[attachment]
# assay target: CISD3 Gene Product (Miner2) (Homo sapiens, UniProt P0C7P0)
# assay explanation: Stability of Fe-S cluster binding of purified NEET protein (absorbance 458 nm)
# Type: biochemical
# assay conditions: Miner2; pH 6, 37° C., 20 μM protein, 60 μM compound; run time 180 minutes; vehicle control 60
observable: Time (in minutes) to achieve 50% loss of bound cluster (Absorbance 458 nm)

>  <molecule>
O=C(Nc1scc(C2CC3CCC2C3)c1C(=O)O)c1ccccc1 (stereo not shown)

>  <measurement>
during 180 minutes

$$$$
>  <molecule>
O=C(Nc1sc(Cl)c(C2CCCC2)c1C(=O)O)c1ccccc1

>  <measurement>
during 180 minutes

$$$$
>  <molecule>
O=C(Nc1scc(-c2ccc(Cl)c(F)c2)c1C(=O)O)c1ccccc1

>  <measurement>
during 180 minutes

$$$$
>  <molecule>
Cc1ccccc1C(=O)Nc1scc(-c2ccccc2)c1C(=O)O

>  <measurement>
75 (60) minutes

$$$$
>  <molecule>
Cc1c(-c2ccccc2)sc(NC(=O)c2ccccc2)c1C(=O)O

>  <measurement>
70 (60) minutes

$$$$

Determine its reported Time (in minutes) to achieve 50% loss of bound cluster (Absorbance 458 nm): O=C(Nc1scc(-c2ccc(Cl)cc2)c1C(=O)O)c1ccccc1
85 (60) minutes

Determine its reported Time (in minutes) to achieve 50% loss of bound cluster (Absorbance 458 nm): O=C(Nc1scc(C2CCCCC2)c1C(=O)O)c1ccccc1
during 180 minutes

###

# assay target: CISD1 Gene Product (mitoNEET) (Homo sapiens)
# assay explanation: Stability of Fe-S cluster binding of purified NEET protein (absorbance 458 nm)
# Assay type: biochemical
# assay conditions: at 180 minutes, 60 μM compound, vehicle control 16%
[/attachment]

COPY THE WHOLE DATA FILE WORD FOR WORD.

# assay target: CISD3 Gene Product (Miner2) (Homo sapiens, UniProt P0C7P0)
# assay explanation: Stability of Fe-S cluster binding of purified NEET protein (absorbance 458 nm)
# Type: biochemical
# assay conditions: Miner2; pH 6, 37° C., 20 μM protein, 60 μM compound; run time 180 minutes; vehicle control 60
observable: Time (in minutes) to achieve 50% loss of bound cluster (Absorbance 458 nm)

>  <molecule>
O=C(Nc1scc(C2CC3CCC2C3)c1C(=O)O)c1ccccc1 (stereo not shown)

>  <measurement>
during 180 minutes

$$$$
>  <molecule>
O=C(Nc1sc(Cl)c(C2CCCC2)c1C(=O)O)c1ccccc1

>  <measurement>
during 180 minutes

$$$$
>  <molecule>
O=C(Nc1scc(-c2ccc(Cl)c(F)c2)c1C(=O)O)c1ccccc1

>  <measurement>
during 180 minutes

$$$$
>  <molecule>
Cc1ccccc1C(=O)Nc1scc(-c2ccccc2)c1C(=O)O

>  <measurement>
75 (60) minutes

$$$$
>  <molecule>
Cc1c(-c2ccccc2)sc(NC(=O)c2ccccc2)c1C(=O)O

>  <measurement>
70 (60) minutes

$$$$

Determine its reported Time (in minutes) to achieve 50% loss of bound cluster (Absorbance 458 nm): O=C(Nc1scc(-c2ccc(Cl)cc2)c1C(=O)O)c1ccccc1
85 (60) minutes

Determine its reported Time (in minutes) to achieve 50% loss of bound cluster (Absorbance 458 nm): O=C(Nc1scc(C2CCCCC2)c1C(=O)O)c1ccccc1
during 180 minutes

###

# assay target: CISD1 Gene Product (mitoNEET) (Homo sapiens)
# assay explanation: Stability of Fe-S cluster binding of purified NEET protein (absorbance 458 nm)
# Assay type: biochemical
# assay conditions: at 180 minutes, 60 μM compound, vehicle control 16%